Let's suppose I'm a wizard casting a ranged spell. An enemy is behind cover but I suspect he'll come out, so I ready an action to cast at him when he comes out; but I don't want to risk getting charged at by another enemy and losing concentration or taking disadvantage. Can I say:

"I ready a spell. When that guy over there leaves cover, or when any enemy gets within 5 feet of me, I will cast it on that enemy"?


1 Answer 1


The Ready action is described on PHB, p. 193 or here in the Basic Rules.

You may set a perceivable trigger. The rules are somewhat vague in two aspects:

  • One might assume, that this means a single trigger, not a bunch of triggers.

  • It also has to be perceivable, so if you wait for someone to come out of cover somewhere in front of you, you cannot possibly perceive an enemy behind you by common sense. Although the rules do not explicitly say so.

If I had to interpret the rules strictly by the rules and English grammar, there would only be one trigger allowed. The trigger. You would have to pick one of your two.

The way my group plays, we allow multiple triggers if all are perceivable with the same senses and in the same direction. So if you wait for someone to step out of cover and someone in your line of sight attacks you, your ready-action would be valid. But you should consult with your group if they think it's a good way to read this rule.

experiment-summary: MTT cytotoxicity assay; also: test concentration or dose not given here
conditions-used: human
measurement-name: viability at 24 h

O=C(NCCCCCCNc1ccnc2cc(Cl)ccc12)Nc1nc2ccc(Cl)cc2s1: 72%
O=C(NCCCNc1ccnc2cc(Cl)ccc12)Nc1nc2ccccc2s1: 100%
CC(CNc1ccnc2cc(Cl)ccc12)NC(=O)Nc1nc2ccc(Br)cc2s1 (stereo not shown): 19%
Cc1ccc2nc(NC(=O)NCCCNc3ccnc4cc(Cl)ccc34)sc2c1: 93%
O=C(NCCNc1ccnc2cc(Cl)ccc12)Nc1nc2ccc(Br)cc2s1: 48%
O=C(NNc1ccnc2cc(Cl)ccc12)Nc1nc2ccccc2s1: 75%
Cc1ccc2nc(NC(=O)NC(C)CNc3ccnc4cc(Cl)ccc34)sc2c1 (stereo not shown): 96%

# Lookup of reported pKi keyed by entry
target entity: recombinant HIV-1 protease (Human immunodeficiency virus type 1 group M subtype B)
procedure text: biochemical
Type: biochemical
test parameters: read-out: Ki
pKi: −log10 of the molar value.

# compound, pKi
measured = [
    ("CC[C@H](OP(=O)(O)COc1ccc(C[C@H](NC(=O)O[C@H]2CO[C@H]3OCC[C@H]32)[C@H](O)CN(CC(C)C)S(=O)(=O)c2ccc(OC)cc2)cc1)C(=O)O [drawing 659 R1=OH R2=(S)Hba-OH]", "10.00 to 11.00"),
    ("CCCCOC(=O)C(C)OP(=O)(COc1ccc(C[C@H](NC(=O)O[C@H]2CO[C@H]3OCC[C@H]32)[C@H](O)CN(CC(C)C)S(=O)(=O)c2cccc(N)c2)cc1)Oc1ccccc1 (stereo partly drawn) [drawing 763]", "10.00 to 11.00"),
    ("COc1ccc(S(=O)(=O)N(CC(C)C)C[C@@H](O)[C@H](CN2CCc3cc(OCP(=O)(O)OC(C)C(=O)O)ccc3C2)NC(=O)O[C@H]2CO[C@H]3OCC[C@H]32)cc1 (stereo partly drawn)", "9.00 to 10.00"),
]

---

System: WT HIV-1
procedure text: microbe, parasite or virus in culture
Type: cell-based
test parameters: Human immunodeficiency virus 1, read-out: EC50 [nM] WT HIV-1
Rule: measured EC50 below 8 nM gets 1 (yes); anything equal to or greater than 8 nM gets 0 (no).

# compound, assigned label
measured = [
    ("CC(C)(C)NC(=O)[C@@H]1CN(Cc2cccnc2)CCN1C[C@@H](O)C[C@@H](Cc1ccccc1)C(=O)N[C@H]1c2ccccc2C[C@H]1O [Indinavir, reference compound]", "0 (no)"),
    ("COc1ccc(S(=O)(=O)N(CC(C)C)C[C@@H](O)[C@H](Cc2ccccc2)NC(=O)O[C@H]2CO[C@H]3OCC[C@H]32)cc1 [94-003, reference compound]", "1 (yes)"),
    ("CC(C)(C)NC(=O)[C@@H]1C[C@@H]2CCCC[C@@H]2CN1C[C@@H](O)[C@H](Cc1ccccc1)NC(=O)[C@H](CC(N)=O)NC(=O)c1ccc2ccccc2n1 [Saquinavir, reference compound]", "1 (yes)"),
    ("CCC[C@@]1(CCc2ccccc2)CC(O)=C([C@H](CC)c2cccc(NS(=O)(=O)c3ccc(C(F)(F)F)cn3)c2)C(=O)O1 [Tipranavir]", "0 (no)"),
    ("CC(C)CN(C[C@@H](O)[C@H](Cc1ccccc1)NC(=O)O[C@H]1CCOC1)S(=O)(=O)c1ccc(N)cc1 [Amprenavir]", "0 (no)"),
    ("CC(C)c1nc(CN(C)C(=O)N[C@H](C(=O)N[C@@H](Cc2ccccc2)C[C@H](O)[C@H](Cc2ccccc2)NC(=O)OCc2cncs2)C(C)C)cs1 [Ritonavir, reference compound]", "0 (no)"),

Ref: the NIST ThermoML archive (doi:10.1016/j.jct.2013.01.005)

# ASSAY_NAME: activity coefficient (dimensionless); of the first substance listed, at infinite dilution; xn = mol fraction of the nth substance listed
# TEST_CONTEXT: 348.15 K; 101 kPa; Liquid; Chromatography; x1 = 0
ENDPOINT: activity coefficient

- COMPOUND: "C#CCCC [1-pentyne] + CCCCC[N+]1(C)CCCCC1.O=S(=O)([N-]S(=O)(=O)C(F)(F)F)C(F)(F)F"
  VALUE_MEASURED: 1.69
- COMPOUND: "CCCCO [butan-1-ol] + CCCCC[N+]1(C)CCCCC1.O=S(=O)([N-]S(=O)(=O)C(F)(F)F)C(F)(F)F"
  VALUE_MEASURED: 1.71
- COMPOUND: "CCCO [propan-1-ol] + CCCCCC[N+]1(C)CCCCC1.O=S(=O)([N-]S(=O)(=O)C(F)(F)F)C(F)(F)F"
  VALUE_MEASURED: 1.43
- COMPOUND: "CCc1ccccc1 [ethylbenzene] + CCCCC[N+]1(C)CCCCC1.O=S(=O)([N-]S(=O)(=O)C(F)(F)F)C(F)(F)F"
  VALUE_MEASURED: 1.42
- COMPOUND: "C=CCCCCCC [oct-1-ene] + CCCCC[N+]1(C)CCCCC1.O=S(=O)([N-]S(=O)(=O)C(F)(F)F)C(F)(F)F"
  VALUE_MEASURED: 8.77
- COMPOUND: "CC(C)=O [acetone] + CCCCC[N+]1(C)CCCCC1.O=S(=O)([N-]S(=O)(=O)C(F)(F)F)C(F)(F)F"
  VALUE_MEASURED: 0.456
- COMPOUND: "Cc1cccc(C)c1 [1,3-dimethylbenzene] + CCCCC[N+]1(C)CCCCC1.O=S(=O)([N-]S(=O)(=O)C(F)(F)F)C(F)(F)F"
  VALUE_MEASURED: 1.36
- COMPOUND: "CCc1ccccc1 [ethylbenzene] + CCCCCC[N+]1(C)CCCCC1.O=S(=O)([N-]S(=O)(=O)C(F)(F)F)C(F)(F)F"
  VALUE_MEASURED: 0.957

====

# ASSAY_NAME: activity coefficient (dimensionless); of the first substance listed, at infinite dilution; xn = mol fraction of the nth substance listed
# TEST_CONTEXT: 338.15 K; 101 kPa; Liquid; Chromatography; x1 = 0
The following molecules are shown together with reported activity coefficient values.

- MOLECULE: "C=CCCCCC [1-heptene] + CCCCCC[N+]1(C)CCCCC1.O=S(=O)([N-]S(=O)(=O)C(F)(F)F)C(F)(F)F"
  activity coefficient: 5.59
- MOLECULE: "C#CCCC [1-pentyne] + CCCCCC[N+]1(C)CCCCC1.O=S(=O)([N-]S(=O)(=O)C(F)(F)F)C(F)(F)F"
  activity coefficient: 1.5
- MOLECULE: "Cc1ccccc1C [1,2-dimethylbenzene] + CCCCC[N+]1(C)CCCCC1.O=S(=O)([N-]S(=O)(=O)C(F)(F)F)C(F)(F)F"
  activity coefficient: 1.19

• 2
    \$\begingroup\$ The second point and the way @nvoigt's group plays seem to indicate (some) use of the Facing optional rule from the DMG, p. 252. \$\endgroup\$
    – sadaqah
    Commented Dec 27, 2014 at 20:53
  • 1
    \$\begingroup\$ Actually, our houserules are a lot older than 5e and span multiple systems. This vagueness of what a trigger can be and how complex the action may be has happened to us in nearly all systems that have a notion of "ready-action" or "overwatch" or whatever you call it. It's more of a common-sense rule than hard rules. But the optional facing rule could probably be used for good effect if a harder rule than common sense is required. \$\endgroup\$
    – nvoigt
    Commented Dec 27, 2014 at 21:04

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